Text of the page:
Meet the school board candidates – Karen Sylvester

Rather listen than read? Go to https://www.youtube.com/watch?v=x5yDcKn7Rhc to check out our full recorded Zoom call with Karen Sylvester. Timestamps for each topic of discussion are located in the description of the video.

Are you able to introduce yourself and what your current occupation is?

Sure. So my name is Karen Sylvester, I’m running for the CVUSD board of education in area one. I am currently retired from being a management business consultant, but I did that many years ago. I’ve spent the past eighteen years as a parent leader and parent volunteer in the various school sites as well as the district level

So why did you choose to run for school board and what are some concerns you have to address in your area?

[laughing] I’m laughing because there are days when I question that. You know, honestly, I have been involved in the schools since my oldest started kindergarten, which is in 2001. So let me just back up, I have three kids. My youngest graduated [from] Westlake High School this past June, so she’s a recent grad, the older two are boys and they graduated six years ago and four years ago. So I have been volunteering since my older started at Westlake hills elementary, I was very involved there, I was involved at Colina middle school, and then I was very involved at Westlake High School, both the PTSA as well as- all three of my kids are theater kids- I got involved with Westlake theater. As I looked at [my situation] I realized a couple things: one, my youngest was graduating, and two, there was an opportunity with the new trustee seats or areas there was no one in this area, and three, so much of my life has been shaped by what I’ve done, and my kids benefited so greatly from the education they received, that it was almost a calling, like I felt like I needed to give back to the district. I had the time, since, you know, I was gonna be an empty nester, I have the energy, I have the background, I have a whole set of business skills which we haven’t even talked about. So it just felt like I could actually make things better and I could make a difference. Twenty or so years ago my husband and I moved out to the Conejo Valley, and at the time I was working downtown, he worked in Hollywood, it was not easy for any of us, for either one of us, but we came out here for the schools, and I think for our three kids we saw the benefit and they all did well. So in terms of issues, I do recognize that not all kids do well, there are kids who don’t get the same benefits of the Conejo Valley school system. I do believe that at the end of the day every kid- every student- really needs to be able to achieve their best outcomes, and what that means is education needs to be provided equitably- and that’s not equally, that’s equitably. So I think that’s the number one goal that [is in] everything I do. And too, and you know I’ve seen this with my own kids and their friends, every student on every campus should feel comfortable, they should feel safe, they should feel welcome, they should feel celebrated, and I don’t think that always happens, and I think that’s a real issue. […] The third thing is, you know, we live in California. There’s just not that much money, there’s just not that many resources, devoted to education, which is a real shame. So I think being able to look at the budget and be able to advocate for funding and do creative things and look at costs is an important aspect of all this. So when I entered the race in February, which is pre-pandemic, that’s really the way I viewed the world, and I’ve had cause over the last few months to say ‘is this still important?’ and what I realized with everything going on that everything I’ve just mentioned has become even more important now and even more difficult to achieve. Does that answer your question?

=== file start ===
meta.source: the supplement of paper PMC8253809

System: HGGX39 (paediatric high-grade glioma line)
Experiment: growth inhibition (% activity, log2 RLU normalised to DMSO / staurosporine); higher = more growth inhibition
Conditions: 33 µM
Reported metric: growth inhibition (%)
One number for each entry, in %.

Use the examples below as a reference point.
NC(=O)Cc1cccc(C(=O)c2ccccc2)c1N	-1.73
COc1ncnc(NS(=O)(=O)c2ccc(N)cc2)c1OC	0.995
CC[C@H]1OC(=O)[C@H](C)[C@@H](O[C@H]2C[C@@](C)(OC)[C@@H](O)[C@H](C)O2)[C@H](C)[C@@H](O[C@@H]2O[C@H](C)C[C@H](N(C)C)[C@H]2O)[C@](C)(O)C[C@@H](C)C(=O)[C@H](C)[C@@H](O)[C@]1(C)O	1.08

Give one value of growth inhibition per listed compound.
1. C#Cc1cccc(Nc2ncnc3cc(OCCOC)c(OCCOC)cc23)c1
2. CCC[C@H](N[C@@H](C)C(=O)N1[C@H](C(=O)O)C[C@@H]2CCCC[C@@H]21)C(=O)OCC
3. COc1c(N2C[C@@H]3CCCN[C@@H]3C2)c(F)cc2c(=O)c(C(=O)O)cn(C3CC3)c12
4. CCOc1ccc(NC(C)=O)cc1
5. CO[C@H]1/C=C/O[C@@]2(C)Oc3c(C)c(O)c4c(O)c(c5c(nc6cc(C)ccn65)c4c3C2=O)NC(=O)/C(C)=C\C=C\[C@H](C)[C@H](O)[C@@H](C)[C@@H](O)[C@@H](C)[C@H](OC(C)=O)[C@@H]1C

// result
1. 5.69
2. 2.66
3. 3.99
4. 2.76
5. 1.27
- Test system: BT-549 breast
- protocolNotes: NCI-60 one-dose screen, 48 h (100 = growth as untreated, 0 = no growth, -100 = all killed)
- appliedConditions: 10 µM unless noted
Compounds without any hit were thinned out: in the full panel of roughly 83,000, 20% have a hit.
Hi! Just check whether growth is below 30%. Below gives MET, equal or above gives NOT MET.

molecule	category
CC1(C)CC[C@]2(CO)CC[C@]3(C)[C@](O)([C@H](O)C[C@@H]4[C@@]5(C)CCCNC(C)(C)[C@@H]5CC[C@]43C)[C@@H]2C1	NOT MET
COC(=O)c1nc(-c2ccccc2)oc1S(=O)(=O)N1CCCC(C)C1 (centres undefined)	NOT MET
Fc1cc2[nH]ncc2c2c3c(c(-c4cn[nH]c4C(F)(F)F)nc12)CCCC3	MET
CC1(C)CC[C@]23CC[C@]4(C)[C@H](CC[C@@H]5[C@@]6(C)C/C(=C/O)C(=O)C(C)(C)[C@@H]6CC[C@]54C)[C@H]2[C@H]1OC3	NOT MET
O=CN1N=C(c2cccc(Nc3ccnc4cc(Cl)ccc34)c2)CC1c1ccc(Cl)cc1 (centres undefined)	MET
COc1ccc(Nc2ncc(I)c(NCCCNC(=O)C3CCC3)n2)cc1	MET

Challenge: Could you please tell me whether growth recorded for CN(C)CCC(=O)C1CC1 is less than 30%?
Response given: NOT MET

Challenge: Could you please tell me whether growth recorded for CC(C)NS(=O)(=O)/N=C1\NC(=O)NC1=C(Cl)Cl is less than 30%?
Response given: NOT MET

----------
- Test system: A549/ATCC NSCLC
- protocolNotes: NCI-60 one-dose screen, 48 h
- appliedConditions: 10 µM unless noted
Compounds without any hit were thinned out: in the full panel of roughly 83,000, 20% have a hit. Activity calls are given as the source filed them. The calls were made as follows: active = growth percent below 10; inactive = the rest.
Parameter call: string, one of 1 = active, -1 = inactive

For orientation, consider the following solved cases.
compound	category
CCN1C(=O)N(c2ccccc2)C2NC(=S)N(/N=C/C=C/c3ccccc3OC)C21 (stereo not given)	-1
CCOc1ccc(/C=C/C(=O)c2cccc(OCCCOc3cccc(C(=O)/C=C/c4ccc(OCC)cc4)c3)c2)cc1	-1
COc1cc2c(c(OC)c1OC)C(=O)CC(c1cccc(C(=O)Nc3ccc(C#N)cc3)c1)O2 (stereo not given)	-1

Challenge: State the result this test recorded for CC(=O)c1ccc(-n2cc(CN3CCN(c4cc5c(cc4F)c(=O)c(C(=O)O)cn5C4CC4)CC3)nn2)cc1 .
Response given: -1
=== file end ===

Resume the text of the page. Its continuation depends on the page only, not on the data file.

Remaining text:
Yes, and so I see you have had experience in business consulting as well as serving on various district advisory councils, so [what have you done there] to prepare you to be a trustee?